Gaming for Charity
19th & 20th of September 9am – Late
92-102 Gladstone Rd, Auckland 1010.
Plenty of onsite and off street parking.
Gloom: Munchkin $29.95 Munchkin Gloom is a stand-alone card game that uses the transparent gameplay of Gloom to bring the world of Munchkin to new depths of despair and misery. There are plenty of happy people in the world of Munchkin. Warriors who slay monsters, adventurers who grab loot, heroes who level up. […]
A review of Star Wars Imperial Assault could simply read thus: Its Descent 3rd Edition with Star Wars.
This straightforward statement sums up the entire experience and easily works better than any review score. If you liked Descent Second Edition and you like Star Wars then go out and buy this game, seriously, you don’t even need to read the rest of this review.
Not only does Imperial Assault beautifully combine these two elements, it improves upon the older game, making for a tighter, more rewarding experience with a an extra two-player miniatures skirmish game added for free.
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Take a look as Chris unboxes Spartan Games’ new Halo Fleet Battles game.
Readers, I suppose at the end of the day, tabletop board games are a form of entertainment. They allow us to exercise our minds. They make us smarter and more creative. They allow us to build cities and nations, participate in a revolution or explore the vastness of time and space. They even allow us […]
At Gen Con I had the chance to catch up with Scott Hill from Flying Frog Productions. We chatted for about an hour so I broke it down into three parts. This part we talk about the history of the frog, the philosophy of their business model and the story behind their name. In Part […]
Onitama is going to be one of the new Dice Tower Essential releases from Dice Tower Essentials through Arcane Wonders.
When this game comes out it might just be my favorite game of the year.
Watch as Matt opens up Splendor from Asmodee Games. Splendor is a banking game that I will say focuses on resource management and advanced planning. Splendor is awesome look to play in the organized play program at your local store.
Tsuro has been around for almost a decade now, here is a complete history of the game.
If you like Tsuro you will certainly like this!
Here’s the Board games that I’ve been playing recently. I Highly recommend these and they are perfect for the upcoming wintry months.Euphoria is at the top of the pile. Worker placement that I’ll give 4 3/4 stars. Reviews are here. …
Last couple of weeks has seen 30-50 gamers at each of the 2 Club meets. Some familiar faces and a whole lot of new players. Great chance to bring out those board games over the wintery few months.Two of the half dozen new Warhammer 8th players at…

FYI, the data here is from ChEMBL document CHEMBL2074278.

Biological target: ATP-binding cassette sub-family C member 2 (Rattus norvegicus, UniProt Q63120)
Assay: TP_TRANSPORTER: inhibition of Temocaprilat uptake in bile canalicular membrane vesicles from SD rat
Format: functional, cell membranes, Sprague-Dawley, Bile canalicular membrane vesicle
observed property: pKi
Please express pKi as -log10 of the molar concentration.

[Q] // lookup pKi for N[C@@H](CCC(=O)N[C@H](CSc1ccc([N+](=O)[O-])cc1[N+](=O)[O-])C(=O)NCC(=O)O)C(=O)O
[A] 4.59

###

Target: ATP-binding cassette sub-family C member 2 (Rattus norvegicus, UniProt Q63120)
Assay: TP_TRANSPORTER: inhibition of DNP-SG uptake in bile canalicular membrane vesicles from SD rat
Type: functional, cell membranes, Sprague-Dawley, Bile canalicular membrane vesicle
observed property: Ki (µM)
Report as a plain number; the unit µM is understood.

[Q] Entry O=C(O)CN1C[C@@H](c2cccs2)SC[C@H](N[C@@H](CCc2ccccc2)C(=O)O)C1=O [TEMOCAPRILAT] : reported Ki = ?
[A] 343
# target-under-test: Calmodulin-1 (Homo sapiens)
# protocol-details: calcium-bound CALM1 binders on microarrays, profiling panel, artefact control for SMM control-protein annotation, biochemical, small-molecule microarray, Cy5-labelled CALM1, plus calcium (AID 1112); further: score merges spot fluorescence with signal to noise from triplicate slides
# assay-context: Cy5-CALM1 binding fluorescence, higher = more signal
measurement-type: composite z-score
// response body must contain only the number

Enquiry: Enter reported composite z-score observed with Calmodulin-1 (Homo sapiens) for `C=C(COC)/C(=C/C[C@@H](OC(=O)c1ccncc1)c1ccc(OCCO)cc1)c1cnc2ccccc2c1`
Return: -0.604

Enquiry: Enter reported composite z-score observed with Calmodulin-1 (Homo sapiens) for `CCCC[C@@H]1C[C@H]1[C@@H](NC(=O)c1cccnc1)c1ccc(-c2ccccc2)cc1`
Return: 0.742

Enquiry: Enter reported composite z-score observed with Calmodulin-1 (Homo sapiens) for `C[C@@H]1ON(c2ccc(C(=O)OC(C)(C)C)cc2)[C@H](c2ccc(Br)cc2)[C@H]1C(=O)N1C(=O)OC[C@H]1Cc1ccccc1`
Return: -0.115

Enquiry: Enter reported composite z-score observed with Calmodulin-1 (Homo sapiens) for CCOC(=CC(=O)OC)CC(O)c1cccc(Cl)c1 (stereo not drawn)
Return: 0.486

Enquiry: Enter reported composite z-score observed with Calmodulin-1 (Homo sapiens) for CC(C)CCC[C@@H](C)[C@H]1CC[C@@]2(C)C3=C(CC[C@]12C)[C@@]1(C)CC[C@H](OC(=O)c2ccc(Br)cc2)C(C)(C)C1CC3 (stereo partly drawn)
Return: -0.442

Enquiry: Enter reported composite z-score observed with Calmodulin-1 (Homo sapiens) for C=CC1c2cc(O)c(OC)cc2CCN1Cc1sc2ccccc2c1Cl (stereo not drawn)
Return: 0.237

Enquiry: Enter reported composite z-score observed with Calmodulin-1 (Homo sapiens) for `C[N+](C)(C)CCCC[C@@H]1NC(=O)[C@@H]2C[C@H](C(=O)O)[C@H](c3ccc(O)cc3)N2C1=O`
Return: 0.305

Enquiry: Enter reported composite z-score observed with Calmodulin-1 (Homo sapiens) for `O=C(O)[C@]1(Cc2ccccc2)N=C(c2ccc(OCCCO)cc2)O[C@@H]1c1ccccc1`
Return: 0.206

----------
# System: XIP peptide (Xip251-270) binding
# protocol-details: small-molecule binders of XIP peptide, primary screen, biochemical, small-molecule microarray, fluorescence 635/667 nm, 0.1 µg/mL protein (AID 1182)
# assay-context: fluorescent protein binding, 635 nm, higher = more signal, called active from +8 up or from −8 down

WWE Superstar Showdown $49.99 WWE Superstar Showdown combines exciting card play with heart-pounding miniature combat! Outmaneuver your rivals with the right cards to perform devastating attacks, bouncing off the ropes, leaping off the turnbuckle! WWE Superstar Showdown also features six of WWE’s Greatest Superstars: Daniel Bryan, Roman Reigns, John Cena, Big Show, Randy […]
The Amega Weapon Published by The Amega Weapon Designed by Scott Gower In The Amega Weapon, players race to build the ultimate weapon. This is done by flying through space and collecting parts from various space stations. There are several hazards in the game like navigating asteroid fields, novae tiles, your opponents, and the dreaded […]
One of the many Kickstarters I’ve pledged to over the years was this interesting one from Grindhouse Games that landed on my doorstep a few weeks ago. I pledged for the full game plus the expansion and any extras so a quite substantial parcel arrived o…
Sunday the 5th of July saw a big bunch of 58 gamers coming to Club for some relaxing games. There were a huge selection of Board games with a large bunch of Warhammer and X-Wing players too.Pandemic the Board Game. Review here.Homeland the Board G…
When I was a teenager everyone at my school was into Oasis, I wasn’t I was into Metallica. This may seem to be an odd way to start a review but this how I feel about Summoner Wars, because everyone seems to rave about how good Summoner Wars is, and I really can’t stand the game.
On paper Summoner Wars sounds like my kind of game, you take a deck of cards to represent your faction of fantasy creatures and then play out combat over a strategic grid. The aim of the game is to kill the opposing summoner and you do this by summoning units to the battlefield, casting spells and careful manoeuvring. In short, Summoner Wars is a cross between Magic the Gathering and Warmachine, which sounds awesome.
Unfortunately I really don’t like Summoner Wars, I’ve tried but the whole thing just leaves me cold, so let’s see if we can work out why.
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Catan: Traveler—Compact Edition™ $45.00 Whether you’re on the train, in the ski lodge or picnicking in the woods: This compact edition lets you take CATAN everywhere! The space-saving box unfolds to reveal the variable board. Roads, settlements and cities are safe in their locking drawers. Cards are held securely in holder trays. Even the dice, […]
The World of SMOG: On Her Majesty’s Service $59.99 Set in the fantastic steampunk World of Smog created by Panache Animation, On Her Majesty’s Service is a stylish board game for two to four competing players. You’ll need to navigate the rotating tiles that make up the game board, trading Ethers and Artefacts in […]